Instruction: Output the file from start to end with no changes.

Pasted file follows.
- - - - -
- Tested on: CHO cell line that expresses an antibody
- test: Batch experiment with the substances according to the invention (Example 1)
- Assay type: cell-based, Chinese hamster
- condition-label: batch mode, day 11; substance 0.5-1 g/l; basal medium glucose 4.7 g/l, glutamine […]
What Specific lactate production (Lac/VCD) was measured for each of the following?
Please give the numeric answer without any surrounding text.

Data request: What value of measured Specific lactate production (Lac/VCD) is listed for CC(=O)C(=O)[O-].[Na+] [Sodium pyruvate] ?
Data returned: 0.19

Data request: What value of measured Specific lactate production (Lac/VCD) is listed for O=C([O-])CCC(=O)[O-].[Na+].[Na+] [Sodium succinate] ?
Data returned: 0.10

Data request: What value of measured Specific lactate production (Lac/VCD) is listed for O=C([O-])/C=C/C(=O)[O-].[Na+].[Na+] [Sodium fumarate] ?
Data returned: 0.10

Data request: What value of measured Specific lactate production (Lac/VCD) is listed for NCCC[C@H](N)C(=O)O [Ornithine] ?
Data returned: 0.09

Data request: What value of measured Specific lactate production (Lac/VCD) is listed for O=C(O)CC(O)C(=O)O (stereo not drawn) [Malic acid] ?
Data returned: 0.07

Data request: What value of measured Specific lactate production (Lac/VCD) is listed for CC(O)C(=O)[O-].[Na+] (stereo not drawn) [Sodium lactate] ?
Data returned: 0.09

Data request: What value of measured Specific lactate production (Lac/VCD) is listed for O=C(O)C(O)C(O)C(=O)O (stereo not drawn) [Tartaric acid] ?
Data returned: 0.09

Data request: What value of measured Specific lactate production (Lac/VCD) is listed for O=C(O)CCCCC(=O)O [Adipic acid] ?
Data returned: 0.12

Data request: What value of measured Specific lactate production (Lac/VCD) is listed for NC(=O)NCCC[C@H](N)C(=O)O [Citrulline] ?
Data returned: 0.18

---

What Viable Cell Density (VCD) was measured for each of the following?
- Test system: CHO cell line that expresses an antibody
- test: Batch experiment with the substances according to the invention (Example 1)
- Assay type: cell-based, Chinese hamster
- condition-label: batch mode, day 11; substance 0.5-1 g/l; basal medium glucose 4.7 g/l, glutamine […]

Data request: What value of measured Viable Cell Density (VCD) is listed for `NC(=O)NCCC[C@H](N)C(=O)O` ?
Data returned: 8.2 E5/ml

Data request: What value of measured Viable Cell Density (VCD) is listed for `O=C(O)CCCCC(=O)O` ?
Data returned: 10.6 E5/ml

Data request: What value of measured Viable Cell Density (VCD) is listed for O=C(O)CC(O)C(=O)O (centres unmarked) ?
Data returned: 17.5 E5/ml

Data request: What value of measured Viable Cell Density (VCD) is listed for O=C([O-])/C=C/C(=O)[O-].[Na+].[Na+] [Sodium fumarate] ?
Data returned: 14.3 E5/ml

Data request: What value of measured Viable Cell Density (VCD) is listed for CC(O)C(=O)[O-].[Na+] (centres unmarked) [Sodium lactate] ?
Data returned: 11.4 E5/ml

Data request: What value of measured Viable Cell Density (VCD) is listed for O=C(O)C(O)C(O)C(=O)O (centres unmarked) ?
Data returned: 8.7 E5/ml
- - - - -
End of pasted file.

- Tested on: CHO cell line that expresses an antibody
- test: Batch experiment with the substances according to the invention (Example 1)
- Assay type: cell-based, Chinese hamster
- condition-label: batch mode, day 11; substance 0.5-1 g/l; basal medium glucose 4.7 g/l, glutamine […]
What Specific lactate production (Lac/VCD) was measured for each of the following?
Please give the numeric answer without any surrounding text.

Data request: What value of measured Specific lactate production (Lac/VCD) is listed for CC(=O)C(=O)[O-].[Na+] [Sodium pyruvate] ?
Data returned: 0.19

Data request: What value of measured Specific lactate production (Lac/VCD) is listed for O=C([O-])CCC(=O)[O-].[Na+].[Na+] [Sodium succinate] ?
Data returned: 0.10

Data request: What value of measured Specific lactate production (Lac/VCD) is listed for O=C([O-])/C=C/C(=O)[O-].[Na+].[Na+] [Sodium fumarate] ?
Data returned: 0.10

Data request: What value of measured Specific lactate production (Lac/VCD) is listed for NCCC[C@H](N)C(=O)O [Ornithine] ?
Data returned: 0.09

Data request: What value of measured Specific lactate production (Lac/VCD) is listed for O=C(O)CC(O)C(=O)O (stereo not drawn) [Malic acid] ?
Data returned: 0.07

Data request: What value of measured Specific lactate production (Lac/VCD) is listed for CC(O)C(=O)[O-].[Na+] (stereo not drawn) [Sodium lactate] ?
Data returned: 0.09

Data request: What value of measured Specific lactate production (Lac/VCD) is listed for O=C(O)C(O)C(O)C(=O)O (stereo not drawn) [Tartaric acid] ?
Data returned: 0.09

Data request: What value of measured Specific lactate production (Lac/VCD) is listed for O=C(O)CCCCC(=O)O [Adipic acid] ?
Data returned: 0.12

Data request: What value of measured Specific lactate production (Lac/VCD) is listed for NC(=O)NCCC[C@H](N)C(=O)O [Citrulline] ?
Data returned: 0.18

---

What Viable Cell Density (VCD) was measured for each of the following?
- Test system: CHO cell line that expresses an antibody
- test: Batch experiment with the substances according to the invention (Example 1)
- Assay type: cell-based, Chinese hamster
- condition-label: batch mode, day 11; substance 0.5-1 g/l; basal medium glucose 4.7 g/l, glutamine […]

Data request: What value of measured Viable Cell Density (VCD) is listed for `NC(=O)NCCC[C@H](N)C(=O)O` ?
Data returned: 8.2 E5/ml

Data request: What value of measured Viable Cell Density (VCD) is listed for `O=C(O)CCCCC(=O)O` ?
Data returned: 10.6 E5/ml

Data request: What value of measured Viable Cell Density (VCD) is listed for O=C(O)CC(O)C(=O)O (centres unmarked) ?
Data returned: 17.5 E5/ml

Data request: What value of measured Viable Cell Density (VCD) is listed for O=C([O-])/C=C/C(=O)[O-].[Na+].[Na+] [Sodium fumarate] ?
Data returned: 14.3 E5/ml

Data request: What value of measured Viable Cell Density (VCD) is listed for CC(O)C(=O)[O-].[Na+] (centres unmarked) [Sodium lactate] ?
Data returned: 11.4 E5/ml

Data request: What value of measured Viable Cell Density (VCD) is listed for O=C(O)C(O)C(O)C(=O)O (centres unmarked) ?
Data returned: 8.7 E5/ml